- Andrew Marchand, ESPNNewYork.com
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NEW YORK -- If nothing changes this year or next year, then the signature image of Carlos Beltran's run with the Mets will be his bat on his shoulder as he watched that Adam Wainwright NLCS Game 7 curveball drop from the sky to end the Mets' World Series hopes one swing shy.
Ever since that October night in 2006, the Mets have been in different stages of collapse. The latest was a 2-9 road trip that had the Mets free-falling into third place, trying to avoid going 50-50 after 100 games Tuesday night.
So, if the Mets have one of their miracle stories all set up for their fans, then Beltran looking at a season-ending, soul-crushing third strike may not be his lasting image. If so, the turnaround could have happened against Wainwright, of all people.
In the second inning, after David Wright led off with a walk, Beltran -- entering as a .167 hitter -- stepped to the plate to mixed reviews from the crowd. Beltran had not hit at Citi Field since Oct. 4 and it was his old October friend, Wainwright, on the mound.
As if to tease Beltran and the 37,459 on hand, Wainwright started Beltran with a 74 mph curveball. But on the next pitch, Beltran smacked a 93 mph sinker the other way. The ground-rule double led to an Ike Davis RBI groundout.
And, "Ya Gotta Believe!" The Mets had scored a run for the first time in 16 innings.
They would add seven more, including a Beltran bloop RBI off Wainwright. Jeff Francoeur, in for the concussed Jason Bay, smacked a three-run fourth-inning homer. Jose Reyes added a two-run shot in the sixth, starter Jon Niese pitched well and the Mets blasted Wainwright and the Cardinals, 8-2, enjoying their home cooking, as they usually do.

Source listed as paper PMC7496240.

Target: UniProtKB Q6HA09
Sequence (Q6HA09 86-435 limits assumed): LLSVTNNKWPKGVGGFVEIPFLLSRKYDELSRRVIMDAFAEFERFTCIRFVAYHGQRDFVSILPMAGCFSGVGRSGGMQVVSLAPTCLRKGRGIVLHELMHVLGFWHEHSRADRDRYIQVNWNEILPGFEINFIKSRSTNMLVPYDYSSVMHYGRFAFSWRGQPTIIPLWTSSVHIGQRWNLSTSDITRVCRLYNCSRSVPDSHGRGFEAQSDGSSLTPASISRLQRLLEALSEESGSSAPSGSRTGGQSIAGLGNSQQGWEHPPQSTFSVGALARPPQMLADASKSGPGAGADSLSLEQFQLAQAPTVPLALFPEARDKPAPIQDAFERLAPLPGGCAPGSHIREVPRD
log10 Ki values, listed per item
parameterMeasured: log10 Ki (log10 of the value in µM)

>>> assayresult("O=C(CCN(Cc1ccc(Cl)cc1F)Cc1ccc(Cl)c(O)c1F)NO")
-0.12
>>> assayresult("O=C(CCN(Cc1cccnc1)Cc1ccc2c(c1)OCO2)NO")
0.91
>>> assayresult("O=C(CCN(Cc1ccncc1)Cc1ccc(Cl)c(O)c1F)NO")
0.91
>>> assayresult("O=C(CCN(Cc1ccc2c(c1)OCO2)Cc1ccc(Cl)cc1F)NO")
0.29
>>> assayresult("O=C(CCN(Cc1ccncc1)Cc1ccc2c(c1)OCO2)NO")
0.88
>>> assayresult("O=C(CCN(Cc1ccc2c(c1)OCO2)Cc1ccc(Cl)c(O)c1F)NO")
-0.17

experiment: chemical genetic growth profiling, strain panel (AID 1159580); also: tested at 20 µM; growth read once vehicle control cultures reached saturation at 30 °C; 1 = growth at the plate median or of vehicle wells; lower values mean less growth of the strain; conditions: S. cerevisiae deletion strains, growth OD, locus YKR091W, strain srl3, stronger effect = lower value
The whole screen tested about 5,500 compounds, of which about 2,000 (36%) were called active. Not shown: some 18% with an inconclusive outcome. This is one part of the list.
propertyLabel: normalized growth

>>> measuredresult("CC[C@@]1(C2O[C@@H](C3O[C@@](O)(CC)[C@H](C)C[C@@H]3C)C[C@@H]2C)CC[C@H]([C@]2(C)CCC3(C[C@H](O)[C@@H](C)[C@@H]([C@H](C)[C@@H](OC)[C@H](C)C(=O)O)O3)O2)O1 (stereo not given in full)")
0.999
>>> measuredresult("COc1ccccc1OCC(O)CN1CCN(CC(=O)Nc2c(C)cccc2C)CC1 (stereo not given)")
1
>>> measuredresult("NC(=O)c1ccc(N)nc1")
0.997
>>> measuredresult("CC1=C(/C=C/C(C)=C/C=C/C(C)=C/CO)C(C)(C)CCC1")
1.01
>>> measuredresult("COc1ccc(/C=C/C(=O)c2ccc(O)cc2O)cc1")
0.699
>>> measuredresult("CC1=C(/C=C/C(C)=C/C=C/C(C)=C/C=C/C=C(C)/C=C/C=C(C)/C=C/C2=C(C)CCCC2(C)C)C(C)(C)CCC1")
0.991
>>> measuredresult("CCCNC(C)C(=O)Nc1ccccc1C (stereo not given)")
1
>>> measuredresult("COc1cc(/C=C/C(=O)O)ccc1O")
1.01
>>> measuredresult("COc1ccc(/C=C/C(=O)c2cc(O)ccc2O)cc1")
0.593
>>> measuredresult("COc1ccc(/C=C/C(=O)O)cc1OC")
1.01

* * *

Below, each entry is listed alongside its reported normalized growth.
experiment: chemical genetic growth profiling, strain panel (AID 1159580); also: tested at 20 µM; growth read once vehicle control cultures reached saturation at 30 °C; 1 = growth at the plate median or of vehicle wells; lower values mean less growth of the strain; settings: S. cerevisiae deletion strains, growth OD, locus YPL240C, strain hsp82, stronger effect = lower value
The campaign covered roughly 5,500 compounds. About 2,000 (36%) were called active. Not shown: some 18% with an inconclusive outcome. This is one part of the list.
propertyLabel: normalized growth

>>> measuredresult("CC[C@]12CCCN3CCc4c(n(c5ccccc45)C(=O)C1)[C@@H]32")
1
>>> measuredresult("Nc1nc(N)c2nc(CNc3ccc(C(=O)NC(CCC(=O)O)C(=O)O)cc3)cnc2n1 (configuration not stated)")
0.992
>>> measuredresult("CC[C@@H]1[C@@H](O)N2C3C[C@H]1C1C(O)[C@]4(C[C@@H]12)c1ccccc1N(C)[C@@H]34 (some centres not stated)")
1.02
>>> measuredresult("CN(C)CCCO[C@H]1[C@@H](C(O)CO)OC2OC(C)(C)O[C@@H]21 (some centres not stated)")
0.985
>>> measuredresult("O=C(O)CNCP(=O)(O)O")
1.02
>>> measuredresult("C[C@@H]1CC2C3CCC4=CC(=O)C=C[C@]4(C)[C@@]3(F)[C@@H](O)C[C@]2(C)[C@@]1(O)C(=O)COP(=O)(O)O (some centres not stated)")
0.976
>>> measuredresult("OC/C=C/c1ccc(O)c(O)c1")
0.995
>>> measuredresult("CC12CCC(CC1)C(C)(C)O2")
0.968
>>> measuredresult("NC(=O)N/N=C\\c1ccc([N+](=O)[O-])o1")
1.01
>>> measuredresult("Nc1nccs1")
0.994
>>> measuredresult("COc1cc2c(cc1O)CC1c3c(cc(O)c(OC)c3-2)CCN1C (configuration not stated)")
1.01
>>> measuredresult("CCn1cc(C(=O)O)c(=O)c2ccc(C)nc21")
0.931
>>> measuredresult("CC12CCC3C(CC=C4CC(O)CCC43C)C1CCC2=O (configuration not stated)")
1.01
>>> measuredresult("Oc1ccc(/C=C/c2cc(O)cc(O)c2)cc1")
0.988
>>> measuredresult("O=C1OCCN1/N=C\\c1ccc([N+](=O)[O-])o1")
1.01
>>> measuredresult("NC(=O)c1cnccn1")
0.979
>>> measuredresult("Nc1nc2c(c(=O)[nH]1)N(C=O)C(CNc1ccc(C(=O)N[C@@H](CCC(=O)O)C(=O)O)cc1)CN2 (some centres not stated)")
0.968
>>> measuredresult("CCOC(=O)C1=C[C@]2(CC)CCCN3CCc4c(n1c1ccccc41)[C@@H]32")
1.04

The eight runs matched the Mets' total in the previous four games.
They did it without their manager, Jerry Manuel, and with their hitting coach, Howard Johnson. Manuel watched with the TV sound down in his office after being suspended one game for bumping into an umpire over the weekend, while Johnson was in the dugout having survived weekend speculation -- and a Monday organizational meeting -- to keep his job.
"We needed that very badly," Manuel said of the victory.
Now, the Mets, sitting in trade deadline purgatory -- are they buyers, sellers or watchers? -- gave a little smidgen of hope after the terrible road trip in which they scored 23 runs and hit .196 in 11 games. It is now or never.
"It has to be," said Francoeur, adding he hopes for a 4-2 or 5-1 homestand before trips to Atlanta and Philadelphia next week.
For the Mets, the return of Beltran may mark their biggest acquisition. When Beltran is right, he is one of the most gifted players in baseball. There is an aloofness to his off-the-field personality -- he said he didn't think of the NLCS at-bat when he faced Wainwright on Tuesday, making him maybe the only one in the building who didn't have a flashback -- but his talent is unquestioned. The Mets expect Beltran to be Beltran.
"Just as it took Jose time, it will take Carlos time," Manuel said. "Carlos is not a guy who's going to wind up hitting .200 or whatever. He'll hit whatever he's done in his career, [it's] just a matter of time. He's [the] type of guy that can carry us when he does get hot. We kind of expect that to start happening soon."
After the dismal road trip, Francoeur and the Mets did not know what to expect in terms of the reception from the fans.
"We came here to expect the unexpected in New York," Francoeur said.
The unexpected would be for the Mets to somehow make the playoffs, to turn around this roller coaster of a season. If they amaze and do it with Beltran in the middle of it all, they will look back at Tuesday night as the game when Beltran finally stared at the image that burns eternally in his Mets career and started to erase it.
Hey, the Mets scored eight runs. Anything is possible.
If the Mets could score eight runs Tuesday night, then anything's possible.